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Water availability is the most limiting factor for crop production, and limited irrigation acres are increasing in the United States each year. Researchers have been working for decades to enhance drought tolerance in crops through plant breeding techniques.DroughtGard Hybrids corn products can deliver hydroefficiency with a systems approach that includes agronomic recommendations, top-performing germplasm selected for native drought-tolerance characteristics, and crop protection traits including traits for insect and weed control as well as the industry’s first drought-tolerant biotech trait for corn.
The drought-tolerant biotech trait in DroughtGard Hybrids corn products was developed by inserting a gene from the soil bacteria, Bacillus subtilis, that encodes cold-shock protein B (CspB) into corn. This protein allows the plant to acclimate to stress quickly and utilize water more efficiently during drought stress. Regulating the stress response helps preserve soil water during the vegetative stages making more soil water available for future growth. This is called hydroefficiency.
The first key to the systems approach is the use of agronomic management practices to enhance water storage in the soil and reduce evaporative losses. Selection of adapted, drought-tolerant genetics is the second key in hydroefficiency. Finally, the inclusion of the drought-tolerant biotech trait allows DroughtGard Hybrids corn products to slow down water consumption during drought stress (using the water more efficiently) to help endure the stress, potentially leading to increased kernel numbers and greater yield in drought conditions compared to conventional corn. Additionally, DroughtGard Hybrids corn products can leave more water in the soil during drought stress, allowing more water to be available later in the season (Figure 1).
Drought-tolerant plants can withstand drought stress for a finite period, grow with less water, or use water more efficiently than other plants of the same species.2 For a drought-tolerant corn product to be useful in agriculture it must be able to provide drought tolerance without sacrificing yield potential.
DroughtGard Hybrids corn products have demonstrated an advantage over competitor products in drought conditions, such as in the 2012 and 2013 growing seasons, yet have the potential to maintain top-end yield in well-watered conditions, such as in the 2014 through 2016 growing seasons.
In research trials conducted from 2009 to 2011, products containing the drought-tolerant biotech trait in DroughtGard Hybrids corn products and a conventional control were tested under adequate water and limited water treatments applied during mid-vegetative to mid-reproductive stages.2 When averaged across years (2009-2011), yield increased in the limited water treatment by 6% for the products containing the drought-tolerant biotech trait when compared to the control. No consistent differences were noted in the adequate water treatments.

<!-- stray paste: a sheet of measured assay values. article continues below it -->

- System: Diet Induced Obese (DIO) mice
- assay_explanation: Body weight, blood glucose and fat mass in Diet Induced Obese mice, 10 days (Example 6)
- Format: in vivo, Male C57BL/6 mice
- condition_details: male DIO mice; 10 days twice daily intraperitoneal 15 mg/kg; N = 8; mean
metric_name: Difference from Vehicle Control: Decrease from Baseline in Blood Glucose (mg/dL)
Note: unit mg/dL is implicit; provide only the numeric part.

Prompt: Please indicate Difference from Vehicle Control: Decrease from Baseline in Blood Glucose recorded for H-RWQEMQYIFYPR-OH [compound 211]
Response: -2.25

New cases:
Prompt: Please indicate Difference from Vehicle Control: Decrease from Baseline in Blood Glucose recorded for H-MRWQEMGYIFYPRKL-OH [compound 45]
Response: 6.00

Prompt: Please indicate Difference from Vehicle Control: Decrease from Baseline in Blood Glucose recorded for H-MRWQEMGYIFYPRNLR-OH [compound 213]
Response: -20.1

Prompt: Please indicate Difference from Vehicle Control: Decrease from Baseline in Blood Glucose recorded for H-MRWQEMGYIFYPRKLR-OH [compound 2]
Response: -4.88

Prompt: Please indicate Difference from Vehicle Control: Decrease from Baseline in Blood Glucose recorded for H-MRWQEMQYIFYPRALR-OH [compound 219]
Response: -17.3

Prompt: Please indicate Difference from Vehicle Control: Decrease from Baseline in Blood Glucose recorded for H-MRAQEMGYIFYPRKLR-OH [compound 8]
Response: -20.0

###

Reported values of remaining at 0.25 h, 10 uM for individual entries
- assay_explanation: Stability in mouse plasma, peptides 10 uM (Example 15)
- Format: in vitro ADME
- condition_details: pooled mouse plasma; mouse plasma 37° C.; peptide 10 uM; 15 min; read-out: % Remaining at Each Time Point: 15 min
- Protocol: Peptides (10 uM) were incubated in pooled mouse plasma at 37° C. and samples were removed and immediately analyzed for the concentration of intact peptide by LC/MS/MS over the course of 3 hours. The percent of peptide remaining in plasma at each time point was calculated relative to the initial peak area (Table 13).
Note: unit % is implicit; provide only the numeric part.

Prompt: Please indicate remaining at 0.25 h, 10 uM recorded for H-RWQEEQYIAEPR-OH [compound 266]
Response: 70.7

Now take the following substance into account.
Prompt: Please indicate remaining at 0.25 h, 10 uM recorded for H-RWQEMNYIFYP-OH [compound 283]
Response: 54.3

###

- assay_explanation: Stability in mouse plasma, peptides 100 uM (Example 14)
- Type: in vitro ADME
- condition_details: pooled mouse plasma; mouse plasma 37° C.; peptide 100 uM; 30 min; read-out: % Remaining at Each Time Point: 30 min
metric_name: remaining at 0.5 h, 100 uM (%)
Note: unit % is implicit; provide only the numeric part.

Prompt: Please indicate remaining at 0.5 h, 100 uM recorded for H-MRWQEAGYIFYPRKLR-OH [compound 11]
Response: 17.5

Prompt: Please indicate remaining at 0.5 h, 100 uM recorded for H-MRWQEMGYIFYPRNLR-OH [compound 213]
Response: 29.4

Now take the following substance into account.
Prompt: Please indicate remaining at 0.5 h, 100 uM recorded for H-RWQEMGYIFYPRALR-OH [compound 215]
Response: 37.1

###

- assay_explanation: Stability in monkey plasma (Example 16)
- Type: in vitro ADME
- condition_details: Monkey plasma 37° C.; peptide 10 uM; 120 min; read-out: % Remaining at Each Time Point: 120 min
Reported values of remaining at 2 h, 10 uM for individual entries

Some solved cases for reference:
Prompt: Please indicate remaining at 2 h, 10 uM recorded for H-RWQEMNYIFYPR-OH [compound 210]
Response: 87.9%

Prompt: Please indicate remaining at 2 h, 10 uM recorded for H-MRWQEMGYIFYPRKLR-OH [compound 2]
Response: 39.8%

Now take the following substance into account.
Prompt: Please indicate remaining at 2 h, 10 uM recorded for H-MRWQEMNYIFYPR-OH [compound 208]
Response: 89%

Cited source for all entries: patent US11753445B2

The products containing the drought-tolerant biotech trait responded to limited water conditions with decreased leaf growth, which decreased water use by the plant and lessened water stress. This physiological response resulted in increased ear growth during silking, which subsequently increased the number of kernels, harvest index, and overall grain yield when compared to the control.
In yield evaluations for the limited water treatments, the products containing the drought-tolerant biotech trait had higher yield than the control corn product in 2007 (9.3%), 2008 (7.0%), 2009 (11.7%), and 2010 (7.3%). Yield differences were not observed in 2011, possibly due to mild environmental conditions during the grain-fill stage.
Based on the results of the study, a model was proposed that the CspB protein in DroughtGard® Hybrids corn products may work by temporarily reducing leaf growth when the plant is under stress. Reduced leaf growth may lead to a reduction in water use (observed by reduced sap flow and higher residual soil water content). The reduced water use resulted in higher water use efficiency and less stress during the silking phase, which may have led to increased ear growth when compared to the control corn product. The larger ears then attracted more assimilates during grain fill increasing kernel set, harvest index, and grain yield.
Monsanto research trials conducted in Colorado and Nebraska from 2014 through 2016 evaluated the water use differences between DroughtGard Hybrids corn products and competitor corn products with and without water-saving genetics. Results of these trials showed that DroughtGard Hybrids corn products used less water than competitor products resulting in an average of 7% water savings. DroughtGard Hybrids corn products provided a total water savings of 1.8 inches over Pioneer® brand AQUAmax® products and 2.5 inches over Pioneer brand products without AQUAmax (Figure 3).